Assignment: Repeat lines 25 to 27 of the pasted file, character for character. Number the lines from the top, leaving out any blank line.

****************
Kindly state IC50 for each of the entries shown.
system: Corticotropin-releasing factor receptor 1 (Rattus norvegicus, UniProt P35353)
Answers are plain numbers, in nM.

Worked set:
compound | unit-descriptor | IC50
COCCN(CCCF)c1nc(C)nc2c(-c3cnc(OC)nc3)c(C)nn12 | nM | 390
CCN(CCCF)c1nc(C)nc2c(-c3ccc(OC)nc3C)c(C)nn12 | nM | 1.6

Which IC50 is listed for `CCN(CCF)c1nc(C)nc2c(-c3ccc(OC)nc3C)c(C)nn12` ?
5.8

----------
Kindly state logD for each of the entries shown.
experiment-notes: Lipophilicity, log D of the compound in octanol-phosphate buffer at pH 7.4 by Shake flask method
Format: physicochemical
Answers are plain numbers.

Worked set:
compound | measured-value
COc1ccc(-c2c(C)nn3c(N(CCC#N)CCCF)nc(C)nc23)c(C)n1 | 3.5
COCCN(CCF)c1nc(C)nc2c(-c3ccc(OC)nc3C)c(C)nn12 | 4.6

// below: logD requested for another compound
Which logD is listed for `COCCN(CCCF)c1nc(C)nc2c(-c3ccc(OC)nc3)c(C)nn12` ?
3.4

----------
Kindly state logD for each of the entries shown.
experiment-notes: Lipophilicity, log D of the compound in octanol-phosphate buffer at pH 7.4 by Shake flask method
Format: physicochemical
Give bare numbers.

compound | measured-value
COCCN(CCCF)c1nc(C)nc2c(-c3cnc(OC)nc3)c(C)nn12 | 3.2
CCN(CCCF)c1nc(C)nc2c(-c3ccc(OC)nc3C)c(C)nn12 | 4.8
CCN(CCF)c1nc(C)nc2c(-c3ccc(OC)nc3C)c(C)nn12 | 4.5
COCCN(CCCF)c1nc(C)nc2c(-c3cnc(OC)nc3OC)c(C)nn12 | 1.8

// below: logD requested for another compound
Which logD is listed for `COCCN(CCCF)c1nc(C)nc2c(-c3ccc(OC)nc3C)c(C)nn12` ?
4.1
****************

Format: physicochemical
Give bare numbers.

compound | measured-value